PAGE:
A county clerk in Kentucky has denied a marriage license to another gay couple; and Hillary Clinton and her State Dept. aides were aware of the need to protect sensitive information when discussing international affairs over emails, reports CNBC's Mary Thompson.» Read More
On the eve of Iranian President Mahmoud Ahmadinejad's address to the United Nations General Assembly Israel's just departed UN Ambassador says she believes sanctions designed to slow Iran's nuclear program only have a chance to work if Iran's largest bank, The Central Bank of Iran, is directly targeted by the international financial community.
The Arab states of the Gulf have embarked on one of the largest re-armament exercises in peacetime history, ordering US weapons worth some $123bn as they seek to counter Iran’s military power.
A federal judge on Tuesday criticized Barclays’ $298 million deal with the U.S. authorities to settle charges of facilitating payments that violated sanctions against countries including Cuba and Iran. The FT reports.
Barclays has agreed to pay $298 million over criminal allegations that it illegally engaged in financial transactions with banks in Cuba, Iran, Libya, Sudan and Burma, the Justice Department disclosed in court papers filed Monday.
Long before there was MoneyGram and Western Union, people in South Asian countries often used an informal network of brokers, called an "hawala," to transfer money over long distances when it was too inconvenient or dangerous to send cash by courier.
The Dayton Daily News in a cartoon challenges Vice President Joe Biden to say that three times quickly. It could make for a great spot on U-tube.
Having had a son live in Italy for four years some time ago I got very comfortable with the lira. I loved spending a million or two for a cup of coffee. It was an out of mind experience to think in lira type numbers. It looks like there might be a chance to go back to the good old days.
An organization that is supposed to represent the interest of 59,000 Catholic nuns has come out in favor of the Senate version of the health care bill despite language that allows Federal money for abortions. I didn't think there were 59,000 nuns in the world. And I don't need that many to tell me anything.
A group pressuring global companies to stop operating in Iran is hailing chemical maker Huntsman Corporation for its decision to cut business ties with the Islamic Republic.
Expect 2010 to be much more turbulent year geopolitically speaking than last year, according to the latest report out by Eurasia Group.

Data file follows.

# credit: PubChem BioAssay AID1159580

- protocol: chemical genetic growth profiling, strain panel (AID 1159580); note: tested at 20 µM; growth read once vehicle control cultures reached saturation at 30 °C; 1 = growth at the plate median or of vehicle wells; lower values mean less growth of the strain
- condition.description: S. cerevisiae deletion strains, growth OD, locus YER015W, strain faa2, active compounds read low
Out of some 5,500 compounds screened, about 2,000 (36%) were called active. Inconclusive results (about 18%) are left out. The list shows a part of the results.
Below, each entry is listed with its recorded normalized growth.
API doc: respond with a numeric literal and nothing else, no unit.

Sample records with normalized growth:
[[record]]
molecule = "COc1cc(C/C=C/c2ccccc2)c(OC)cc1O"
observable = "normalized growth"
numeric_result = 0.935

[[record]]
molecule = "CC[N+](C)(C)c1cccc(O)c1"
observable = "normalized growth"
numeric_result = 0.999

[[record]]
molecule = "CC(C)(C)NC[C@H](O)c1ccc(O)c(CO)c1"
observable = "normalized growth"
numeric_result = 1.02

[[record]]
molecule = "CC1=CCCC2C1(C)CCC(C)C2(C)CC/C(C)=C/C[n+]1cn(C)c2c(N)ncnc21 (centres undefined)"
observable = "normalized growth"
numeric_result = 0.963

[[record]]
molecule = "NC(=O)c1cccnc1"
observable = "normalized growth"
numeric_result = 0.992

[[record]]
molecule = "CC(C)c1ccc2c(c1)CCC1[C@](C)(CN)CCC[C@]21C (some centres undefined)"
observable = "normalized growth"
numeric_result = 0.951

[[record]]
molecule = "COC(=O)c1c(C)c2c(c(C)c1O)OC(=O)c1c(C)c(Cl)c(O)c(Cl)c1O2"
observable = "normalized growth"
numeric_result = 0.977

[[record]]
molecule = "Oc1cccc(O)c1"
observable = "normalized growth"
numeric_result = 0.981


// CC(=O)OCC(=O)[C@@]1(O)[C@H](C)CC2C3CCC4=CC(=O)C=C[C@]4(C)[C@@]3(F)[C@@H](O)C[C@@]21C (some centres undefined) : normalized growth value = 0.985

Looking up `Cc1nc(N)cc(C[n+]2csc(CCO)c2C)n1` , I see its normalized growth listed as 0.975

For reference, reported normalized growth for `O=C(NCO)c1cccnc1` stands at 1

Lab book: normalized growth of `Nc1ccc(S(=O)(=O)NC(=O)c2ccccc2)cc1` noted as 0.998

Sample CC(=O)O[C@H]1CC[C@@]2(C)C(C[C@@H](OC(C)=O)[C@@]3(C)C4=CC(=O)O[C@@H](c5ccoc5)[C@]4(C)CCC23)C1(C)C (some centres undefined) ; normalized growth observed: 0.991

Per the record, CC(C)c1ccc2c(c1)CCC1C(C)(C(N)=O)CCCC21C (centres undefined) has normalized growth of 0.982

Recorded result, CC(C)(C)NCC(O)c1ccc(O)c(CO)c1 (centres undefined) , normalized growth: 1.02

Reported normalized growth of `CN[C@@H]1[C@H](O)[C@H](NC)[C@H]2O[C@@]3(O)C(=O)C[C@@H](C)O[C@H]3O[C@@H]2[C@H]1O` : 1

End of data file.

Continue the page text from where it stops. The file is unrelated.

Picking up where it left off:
From underwear screening to health care to a nuclear ultimatum from Iran, President Barack Obama has 2010 start with his agenda driven by events and not choice. This is the nature of the beast and Obama's management skills will be tested this month. Let's do a quick list of what's happening and the major questions to resolve.
A group dedicated to stopping Iran develop nuclear weapons is calling on Huntsman Corporation, listed on the New York Stock Exchange under the symbol HUN, to pull its operations out of the Islamic Republic.
The price of oil looks set to rise further as political factors limiting investment will join rising demand and a weak dollar among factors pushing up prices, analysts told CNBC Wednesday.
President Barack Obama says Iran is on notice following the disclosure of an underground plant to make nuclear fuel that could be used to build an atomic bomb.
In light of growing tensions between the West and Iran, how should you trade oil?
With a September deadline from the White House on Iran's nuclear program only weeks away, it remains unclear whether the United States can impose sanctions against the Islamic state in the face of possible opposition from Iran's economic allies.
Police fired tear gas and water cannons on thousands of protestors who rallied in the streets of Tehran in open defiance of the clerical government. There were also reports of an explosion at a shrine honoring Ayatollah Ruhollah Khomeini.
"This is a momentous occasion in Iran, but everyone (in the oil market) is watching the dollar," one trader said.
With tensions beginning to broil on the streets of Tehran, impeded journalists and citizens looking to get their messages out to the world are relying on the micro-blogging site Twitter, where even 140-character messages can carry some impact on the world's stage.
As Iran's government cracks down on traditional media after the country's disputed presidential election, tech-savvy Iranians have turned to the microblogging site Twitter.